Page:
Wednesday, 30 March 2011

Digital Economy bill

The Digital Economy Act 2010 is an Act of the Parliament of the United Kingdom regulating digital media. Introduced by Peter Mandelson, Lord Mandelson, it came into force on 8 June 2010.

The digital economy Bill is a broad suite of legislation aimed at bringing Britain into the digital age. There are various aspects of the bill, which cover everything from local television provision and video game ratings to the powers of regulator Ofcom and how internet domain names are registered in the UK.
It has now been given Royal assent, which means that it is now law. The government says that some measures will be introduced immediately. The bill will touch on many areas of our digital lives. However, the aspect that has received the most attention is measures designed to curb illegal file-sharing. Measures could include sending letters to people identified as downloading illegal content and asking them to stop and pointing out legal alternatives.

At the end of the 12 months there will a review. If illegal downloads do not fall (by at least 70%) Ofcom will be asked to consider whether technical measures - which could include limiting the speed or capacity of an individual's service or temporarily suspending their service - are needed.

Monday, 7 March 2011

The Long Tail Theory

In 2006, Chris Anderson, Editor of Wired magazine, published his theory which was a description of the way that the Internet has transformed economics, commerce and consumption. Examples of this were iTunes, YouTube and social networking sites such as Facebook and Myspace. Chris Anderson states that our culture and economy are increasingly shifting away from a focus on a relatively small number of hits of mainstream products and markets at the head of the demand curve, and moving towards a huge number of niches in the tail. In an era without constraints of psychical shelf space and other bottlenecks of distribution, narrowly targeted goods and services can be as economically attractive as mainstream fare.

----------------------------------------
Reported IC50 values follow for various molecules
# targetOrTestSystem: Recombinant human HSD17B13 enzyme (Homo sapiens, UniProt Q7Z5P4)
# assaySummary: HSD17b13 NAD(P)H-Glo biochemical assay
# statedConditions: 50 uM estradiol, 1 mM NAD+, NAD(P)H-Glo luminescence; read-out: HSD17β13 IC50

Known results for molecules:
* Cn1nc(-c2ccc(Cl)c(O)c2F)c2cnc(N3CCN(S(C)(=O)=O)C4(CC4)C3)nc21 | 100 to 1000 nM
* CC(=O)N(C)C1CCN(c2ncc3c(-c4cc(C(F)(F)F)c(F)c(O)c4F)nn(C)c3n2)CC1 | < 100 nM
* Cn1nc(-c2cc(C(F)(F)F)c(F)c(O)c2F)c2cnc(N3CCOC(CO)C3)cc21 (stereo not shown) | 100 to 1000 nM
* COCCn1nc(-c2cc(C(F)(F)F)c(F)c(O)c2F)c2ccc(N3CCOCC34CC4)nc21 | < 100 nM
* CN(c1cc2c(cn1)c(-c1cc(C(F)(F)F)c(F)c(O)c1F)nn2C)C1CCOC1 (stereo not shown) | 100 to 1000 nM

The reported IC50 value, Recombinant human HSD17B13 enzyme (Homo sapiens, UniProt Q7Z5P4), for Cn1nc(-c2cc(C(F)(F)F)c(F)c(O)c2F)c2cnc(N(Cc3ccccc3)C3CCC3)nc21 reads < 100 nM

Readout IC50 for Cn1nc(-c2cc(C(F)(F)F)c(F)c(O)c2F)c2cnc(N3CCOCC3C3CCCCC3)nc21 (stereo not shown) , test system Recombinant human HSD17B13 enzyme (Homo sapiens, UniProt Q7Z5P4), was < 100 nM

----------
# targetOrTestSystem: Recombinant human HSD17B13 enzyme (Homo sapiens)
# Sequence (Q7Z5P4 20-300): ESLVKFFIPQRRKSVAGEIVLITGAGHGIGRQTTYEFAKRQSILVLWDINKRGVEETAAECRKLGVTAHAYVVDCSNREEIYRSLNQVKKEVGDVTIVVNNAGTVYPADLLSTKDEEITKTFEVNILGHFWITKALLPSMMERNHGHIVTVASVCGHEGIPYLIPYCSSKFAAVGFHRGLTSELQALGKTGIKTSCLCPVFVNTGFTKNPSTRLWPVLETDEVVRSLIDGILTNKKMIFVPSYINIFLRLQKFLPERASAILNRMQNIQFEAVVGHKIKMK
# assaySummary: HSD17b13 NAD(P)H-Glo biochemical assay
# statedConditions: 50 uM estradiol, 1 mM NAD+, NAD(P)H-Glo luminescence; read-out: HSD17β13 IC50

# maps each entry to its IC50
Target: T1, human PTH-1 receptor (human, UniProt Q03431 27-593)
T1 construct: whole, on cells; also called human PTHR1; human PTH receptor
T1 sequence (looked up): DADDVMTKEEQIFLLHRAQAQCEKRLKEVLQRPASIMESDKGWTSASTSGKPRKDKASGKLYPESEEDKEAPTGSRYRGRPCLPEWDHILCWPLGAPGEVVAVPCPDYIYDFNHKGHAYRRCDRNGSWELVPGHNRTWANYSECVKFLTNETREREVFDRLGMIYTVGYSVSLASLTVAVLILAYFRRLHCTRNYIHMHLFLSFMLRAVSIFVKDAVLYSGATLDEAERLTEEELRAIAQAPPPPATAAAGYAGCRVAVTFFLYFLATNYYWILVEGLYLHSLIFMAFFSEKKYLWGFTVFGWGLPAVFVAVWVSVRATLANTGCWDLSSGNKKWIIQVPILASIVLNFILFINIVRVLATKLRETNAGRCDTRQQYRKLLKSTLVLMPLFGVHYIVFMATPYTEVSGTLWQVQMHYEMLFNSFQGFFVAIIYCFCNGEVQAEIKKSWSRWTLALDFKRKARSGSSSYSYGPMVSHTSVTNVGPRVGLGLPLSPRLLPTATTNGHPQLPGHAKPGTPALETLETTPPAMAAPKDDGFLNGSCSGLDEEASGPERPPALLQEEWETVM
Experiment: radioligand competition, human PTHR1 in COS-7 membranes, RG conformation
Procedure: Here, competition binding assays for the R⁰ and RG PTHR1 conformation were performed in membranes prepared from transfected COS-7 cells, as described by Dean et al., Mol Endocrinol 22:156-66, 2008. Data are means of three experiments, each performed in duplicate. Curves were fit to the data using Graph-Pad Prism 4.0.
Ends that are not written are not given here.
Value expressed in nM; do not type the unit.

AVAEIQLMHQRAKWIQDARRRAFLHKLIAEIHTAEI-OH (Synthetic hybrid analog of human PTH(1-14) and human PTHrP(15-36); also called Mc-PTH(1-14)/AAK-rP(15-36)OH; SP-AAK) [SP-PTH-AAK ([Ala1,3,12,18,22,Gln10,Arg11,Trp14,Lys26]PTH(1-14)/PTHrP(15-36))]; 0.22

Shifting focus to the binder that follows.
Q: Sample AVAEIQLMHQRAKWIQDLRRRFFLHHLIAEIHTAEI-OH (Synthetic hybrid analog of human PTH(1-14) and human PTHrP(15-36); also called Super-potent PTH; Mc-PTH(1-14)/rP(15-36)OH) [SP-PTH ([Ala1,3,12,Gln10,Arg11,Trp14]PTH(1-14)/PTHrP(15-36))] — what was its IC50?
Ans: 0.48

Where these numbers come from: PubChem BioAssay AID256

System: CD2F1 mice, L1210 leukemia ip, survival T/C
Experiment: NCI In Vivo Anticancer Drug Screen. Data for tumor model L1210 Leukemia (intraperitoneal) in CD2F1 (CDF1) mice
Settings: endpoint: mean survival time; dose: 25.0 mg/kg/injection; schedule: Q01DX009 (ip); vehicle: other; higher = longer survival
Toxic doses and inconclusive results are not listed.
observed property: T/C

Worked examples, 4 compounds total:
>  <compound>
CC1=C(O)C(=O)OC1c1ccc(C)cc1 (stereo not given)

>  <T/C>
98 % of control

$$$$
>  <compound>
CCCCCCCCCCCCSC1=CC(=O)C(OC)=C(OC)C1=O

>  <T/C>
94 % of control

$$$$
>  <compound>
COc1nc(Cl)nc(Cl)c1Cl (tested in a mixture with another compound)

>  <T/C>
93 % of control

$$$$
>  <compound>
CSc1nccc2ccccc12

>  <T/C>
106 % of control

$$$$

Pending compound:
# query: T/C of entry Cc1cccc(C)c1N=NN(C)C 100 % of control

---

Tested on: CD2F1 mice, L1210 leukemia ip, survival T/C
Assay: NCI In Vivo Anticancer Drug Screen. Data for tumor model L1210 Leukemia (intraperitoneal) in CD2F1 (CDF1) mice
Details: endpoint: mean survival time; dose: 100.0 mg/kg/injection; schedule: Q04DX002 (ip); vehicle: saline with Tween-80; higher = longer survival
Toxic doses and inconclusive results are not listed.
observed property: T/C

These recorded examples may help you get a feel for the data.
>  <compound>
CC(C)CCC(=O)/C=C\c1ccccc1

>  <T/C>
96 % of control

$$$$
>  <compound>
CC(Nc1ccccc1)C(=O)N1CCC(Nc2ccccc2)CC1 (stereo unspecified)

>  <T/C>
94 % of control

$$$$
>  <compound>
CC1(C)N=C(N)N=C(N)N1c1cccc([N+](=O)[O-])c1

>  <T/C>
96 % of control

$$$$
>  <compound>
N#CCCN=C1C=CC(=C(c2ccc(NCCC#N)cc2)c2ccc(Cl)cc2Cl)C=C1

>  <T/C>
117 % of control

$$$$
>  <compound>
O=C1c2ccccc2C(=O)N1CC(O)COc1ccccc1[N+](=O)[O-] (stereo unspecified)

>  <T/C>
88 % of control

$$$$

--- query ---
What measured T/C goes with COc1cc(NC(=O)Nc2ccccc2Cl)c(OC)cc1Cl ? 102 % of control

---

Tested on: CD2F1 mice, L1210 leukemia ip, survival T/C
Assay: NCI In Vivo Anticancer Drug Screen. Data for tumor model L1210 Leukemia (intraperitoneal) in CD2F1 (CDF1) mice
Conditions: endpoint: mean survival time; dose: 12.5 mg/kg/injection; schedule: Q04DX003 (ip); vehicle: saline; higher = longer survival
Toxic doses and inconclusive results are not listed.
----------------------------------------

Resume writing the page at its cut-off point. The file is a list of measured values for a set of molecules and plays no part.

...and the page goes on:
What is the long tail Theory doing to our culture?

In the online age things are happening a lot quicker and simpler.

Anderson argues that broadband has allowed us to behave in ways that fit better with our instincts. Before web 2.0, we did not have sufficient access to things, so out tasted and interests were channelled for commercial end by elite producers who wanted us to consume more of less. Now we are able to chose from a variety.

History of The Web - The virtual Revolution

The virtual revolution went through the history of the web. It explained how the ideas of the web started in San Fransisco in the early 1960's. The idea came from hippie culture and values. They wanted to freewill to say what they wanted and believed in libertarianism, which means rejecting state control and rebelling. With the web their would be no ownership and a free flow of information at all times.

This lead to the first email being born in 1965, this was due to something called the intranet which meant that computers to connect to each other locally, however computers from all over the world could not connect, this was due to them not having a common language until HTML was created.

Bill Gates Microsoft company was created in 1975. This then lead to the first web community called the well which was creating in 1985 in San Fransisco. In 1991 on August 6th, Tim BernesLee released web software.

Wednesday, 2 March 2011

The Five Big Ideas

1. Peering - An example of peering would be Spotify because people can share play lists and music with other people using web 2.0. This is good because people can access music quickly and for free, however on the other hand this can be bad for big companies because people are not buying music as much any more and artists are losing out on money.